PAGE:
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About a week later, some new field artillery units were attached to XXIII Corps and they began to relieve units of the 23rd Headquarters from actual operation of the DP camps. On 28 April, the 23rd was completely relieved of all responsibilities except as a Corps staff section. This relationship persisted until late in May when the War Department telegram finally arrived and the 23rd was ordered to prepare to return home.

In this DP work, the 23rd takes a certain amount of pride in: (1) maintaining up to 100,000 destitute men, women and children in 13 camps; (2) consolidating the nationalities by camps and thereby eliminating one big excuse for riots; (3) entertaining a host of temperamental repatriation officers; (4) demonstrating the uses of the latrine to approximately 43,000 middle Europeans.

The rest of the story is purely administrative and joyful – except perhaps for a dreary period on top of some hills outside of Idar- Oberstein. Here the 23rd units assembled late in May to make their Preparation for Overseas Movement (POM). Everyone slept in tents for the first time since Operation CASANOVA of the previous fall. The rain, purges, inspections, and training schedules could have been quite agonizing if the glorious sunlight of HOME! had not peeked through every dark cloud.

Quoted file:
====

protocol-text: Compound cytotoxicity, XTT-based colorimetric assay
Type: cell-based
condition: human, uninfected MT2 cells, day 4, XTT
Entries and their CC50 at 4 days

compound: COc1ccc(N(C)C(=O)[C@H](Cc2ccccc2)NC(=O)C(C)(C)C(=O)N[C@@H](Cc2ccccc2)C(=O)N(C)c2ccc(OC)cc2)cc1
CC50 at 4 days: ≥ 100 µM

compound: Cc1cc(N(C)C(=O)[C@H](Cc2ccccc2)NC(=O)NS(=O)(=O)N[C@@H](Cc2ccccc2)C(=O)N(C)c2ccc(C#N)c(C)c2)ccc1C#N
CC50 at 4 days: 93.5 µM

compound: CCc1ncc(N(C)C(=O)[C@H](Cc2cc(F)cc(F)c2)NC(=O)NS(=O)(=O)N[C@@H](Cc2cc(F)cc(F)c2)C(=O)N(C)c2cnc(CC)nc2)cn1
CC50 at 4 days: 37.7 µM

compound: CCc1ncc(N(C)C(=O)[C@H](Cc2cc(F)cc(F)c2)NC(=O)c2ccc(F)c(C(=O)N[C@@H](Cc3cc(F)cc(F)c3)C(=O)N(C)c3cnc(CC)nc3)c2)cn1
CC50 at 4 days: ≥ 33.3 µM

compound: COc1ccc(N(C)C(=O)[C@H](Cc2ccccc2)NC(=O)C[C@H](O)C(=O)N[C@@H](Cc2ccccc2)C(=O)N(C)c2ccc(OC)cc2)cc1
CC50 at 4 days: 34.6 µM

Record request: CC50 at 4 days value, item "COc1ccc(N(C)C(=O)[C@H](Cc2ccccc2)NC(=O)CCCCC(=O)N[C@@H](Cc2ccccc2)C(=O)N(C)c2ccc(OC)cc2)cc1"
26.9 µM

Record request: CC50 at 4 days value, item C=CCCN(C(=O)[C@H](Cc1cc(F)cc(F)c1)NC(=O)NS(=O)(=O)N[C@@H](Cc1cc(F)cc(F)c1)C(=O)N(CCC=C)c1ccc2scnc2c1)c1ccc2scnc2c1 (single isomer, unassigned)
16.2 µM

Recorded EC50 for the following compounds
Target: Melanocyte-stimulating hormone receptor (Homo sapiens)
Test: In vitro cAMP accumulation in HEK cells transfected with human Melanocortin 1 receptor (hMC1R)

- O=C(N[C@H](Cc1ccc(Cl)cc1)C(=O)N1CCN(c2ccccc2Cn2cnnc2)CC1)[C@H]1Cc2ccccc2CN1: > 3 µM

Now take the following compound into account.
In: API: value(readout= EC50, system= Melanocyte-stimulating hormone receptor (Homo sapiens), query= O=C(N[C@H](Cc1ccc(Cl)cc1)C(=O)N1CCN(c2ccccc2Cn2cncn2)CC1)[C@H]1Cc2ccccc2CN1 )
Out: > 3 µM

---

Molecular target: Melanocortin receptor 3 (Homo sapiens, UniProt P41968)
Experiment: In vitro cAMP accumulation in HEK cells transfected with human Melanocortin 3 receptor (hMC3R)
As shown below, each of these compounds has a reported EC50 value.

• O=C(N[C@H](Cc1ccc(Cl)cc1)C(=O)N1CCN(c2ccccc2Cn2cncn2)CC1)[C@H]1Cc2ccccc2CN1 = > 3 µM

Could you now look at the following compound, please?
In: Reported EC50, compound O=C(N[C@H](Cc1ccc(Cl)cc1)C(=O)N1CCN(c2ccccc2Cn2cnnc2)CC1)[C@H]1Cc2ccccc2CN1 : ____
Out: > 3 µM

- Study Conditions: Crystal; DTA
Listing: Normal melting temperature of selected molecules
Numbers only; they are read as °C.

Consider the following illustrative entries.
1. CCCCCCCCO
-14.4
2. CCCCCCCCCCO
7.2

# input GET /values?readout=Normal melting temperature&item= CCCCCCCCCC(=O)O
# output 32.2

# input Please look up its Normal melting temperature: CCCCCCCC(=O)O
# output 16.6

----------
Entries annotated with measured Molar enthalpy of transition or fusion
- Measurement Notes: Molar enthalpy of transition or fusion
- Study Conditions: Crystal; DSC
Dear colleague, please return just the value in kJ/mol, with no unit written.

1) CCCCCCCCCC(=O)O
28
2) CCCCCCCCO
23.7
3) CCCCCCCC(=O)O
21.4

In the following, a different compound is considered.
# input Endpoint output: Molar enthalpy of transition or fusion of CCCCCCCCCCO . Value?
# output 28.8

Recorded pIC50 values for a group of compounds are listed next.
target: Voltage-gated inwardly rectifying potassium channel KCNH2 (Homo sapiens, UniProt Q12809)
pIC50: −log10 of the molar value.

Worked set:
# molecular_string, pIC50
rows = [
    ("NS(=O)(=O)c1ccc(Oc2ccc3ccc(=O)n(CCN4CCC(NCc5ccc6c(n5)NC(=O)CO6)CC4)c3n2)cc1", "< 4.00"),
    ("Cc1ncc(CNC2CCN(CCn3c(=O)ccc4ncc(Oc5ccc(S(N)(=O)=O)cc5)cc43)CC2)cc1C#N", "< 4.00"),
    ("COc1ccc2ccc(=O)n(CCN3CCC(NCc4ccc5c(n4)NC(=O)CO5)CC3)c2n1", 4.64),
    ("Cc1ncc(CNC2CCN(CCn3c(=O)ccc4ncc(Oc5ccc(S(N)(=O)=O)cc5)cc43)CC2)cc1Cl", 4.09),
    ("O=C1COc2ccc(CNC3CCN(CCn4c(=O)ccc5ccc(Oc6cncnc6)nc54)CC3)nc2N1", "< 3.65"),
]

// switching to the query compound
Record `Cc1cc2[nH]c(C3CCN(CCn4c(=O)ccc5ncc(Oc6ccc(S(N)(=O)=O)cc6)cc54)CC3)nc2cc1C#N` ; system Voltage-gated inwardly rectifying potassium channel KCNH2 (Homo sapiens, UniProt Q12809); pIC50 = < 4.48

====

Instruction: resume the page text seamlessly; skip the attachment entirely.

It took about three days for the happy 23rd convoys to motor from Idar-Oberstein to the staging area near Rouen. The distance was 350 miles and France never looked so beautiful. The wheat was ripe and mixed with poppies and blue-bells. To men dizzy with thoughts of home, every field could have been a rippling flag – or the neon lights of Broadway, a colorful county fair, a Mardi-gras, or a whirling rodeo in Flagstaff, Arizona.

The 23rd rolled into Camp Twenty Grand on 16 June. It was a rocky place but there was a lovely view of the Seine. Showdown inspections were required every 30 minutes or so. People who carried more than one wine gallon of liquor had to declare it but no one knew how much a "wine gallon" was. One man brought back a footlocker of champagne. A quantity of "liberated" goods was packed. This consisted mostly of worthless bric-a-brac and battle souvenirs that would cause quite a stir for the first few days at home but would eventually rot away in cellars and attics.

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